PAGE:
Teed invited University of Missouri health educator Dean Andersen to speak to the committee, then moved to table the matter for six months to give C.A.S.E. (Campus-Community Alliances for Smoke-Free Environments) time to mount their anti-smoking campaign.

CASE was is funded by the Missouri Foundation for Health.

The committee voted 2-2 on the motion with Bill Welch and Keith Hurlbut voting against and Teed and John Studebaker voting for the measure.

There is some confusion as to what the City Council will consider next Tuesday during their regular session in regard to the smoking issue, as no ordinance has actually been proposed or recommended.

Just Jake Talkin'


I’ve spent the last couple a weekends in the company of three year olds. As you might imagine, I learned quite a lot in a relatively short period of time.

The main thing is startin’ to understand how much I take for granted. I never realized how little I question the ever’day decisions I make. Apparently the question "why" should accompany any action, especially if it curtails freedom of movement for those under three feet in height.

I also discovered that the "why" is usually just because I figure it oughta be that way. The real challenge is makin’ up an excuse that sounds reasonable to a three year old. I still fall back on the old favorite "you might hurt yourself." I’ve found sendin’ ‘em to their parents usually works until they start tellin’ ‘em to "go ask grandpa."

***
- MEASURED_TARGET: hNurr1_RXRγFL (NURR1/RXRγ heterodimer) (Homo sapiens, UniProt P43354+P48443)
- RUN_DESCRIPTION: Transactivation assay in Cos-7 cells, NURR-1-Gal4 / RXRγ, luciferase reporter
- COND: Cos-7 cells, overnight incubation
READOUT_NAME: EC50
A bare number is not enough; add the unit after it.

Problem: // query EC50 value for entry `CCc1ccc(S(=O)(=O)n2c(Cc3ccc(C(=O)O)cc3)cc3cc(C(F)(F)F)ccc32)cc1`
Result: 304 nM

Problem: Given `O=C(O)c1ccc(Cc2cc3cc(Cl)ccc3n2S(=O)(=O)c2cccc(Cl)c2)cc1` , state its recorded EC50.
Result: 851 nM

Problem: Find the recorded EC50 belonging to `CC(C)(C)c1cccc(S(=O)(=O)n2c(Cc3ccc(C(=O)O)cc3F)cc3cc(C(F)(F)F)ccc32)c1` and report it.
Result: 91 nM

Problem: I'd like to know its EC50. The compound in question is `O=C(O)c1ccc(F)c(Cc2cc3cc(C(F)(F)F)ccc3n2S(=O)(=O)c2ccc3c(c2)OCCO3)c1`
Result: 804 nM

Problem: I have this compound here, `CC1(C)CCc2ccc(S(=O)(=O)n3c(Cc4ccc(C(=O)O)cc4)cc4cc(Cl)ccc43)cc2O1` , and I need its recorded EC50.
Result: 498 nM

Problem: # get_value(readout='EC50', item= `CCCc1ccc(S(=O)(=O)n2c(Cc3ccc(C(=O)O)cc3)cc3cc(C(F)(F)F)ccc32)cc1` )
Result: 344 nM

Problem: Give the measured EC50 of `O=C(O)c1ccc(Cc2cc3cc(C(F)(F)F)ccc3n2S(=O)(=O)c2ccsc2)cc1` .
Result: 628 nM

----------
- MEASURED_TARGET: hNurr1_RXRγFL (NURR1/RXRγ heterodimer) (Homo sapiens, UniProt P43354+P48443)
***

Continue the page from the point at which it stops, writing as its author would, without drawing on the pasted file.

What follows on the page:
This is some fact, but mostly,

Just Jake Talkin’.

Sponsored by Carthage Printing

Here’s A Tip

By JoAnn Derson

• "To get grease stains out of laundry items, douse the grease spot with cornstarch. Work it in gently, then dust off excess. Check the stain and repeat. The cornstarch will absorb the grease." -- C.F. in Louisiana

• "When potting plants or starting seeds, everyone knows to moisten the soil. I moisten mine the day before. It seems to distribute well, and I have no trouble with my seedlings." -- T.C. in Ohio

• To clean up an egg spill quickly, sprinkle the egg with salt.

• "I love to bake, but it seems like I’m the only one in the house who eats cake! This means I either eat way too much cake in a day or end up throwing it out before it goes stale. I have finally figured out a great way to enjoy baking AND eat more responsibly. I slice the cake into individual pieces, wrap them in plastic and freeze. I can take out a piece of cake in the morning and enjoy it by the afternoon if I want, and it’s still moist and delicious." -- J.J. in Florida

• "I got tired of clipping coupons and forgetting them at home when I would have an unexpected opportunity to grocery-shop. Now I keep the coupons in the car with my reusable grocery bags. They’re there whenever I am ready." -- V.R. in Pennsylvania

• Go Green Tip: Invest in a light-sensing and/or motion-sensing porch light to save on energy costs. These types of fixtures turn outdoor lights off when the sun comes up or come on only when motion is detected in the area of the lamp, meaning you don’t have to leave a light on or remember to turn it off.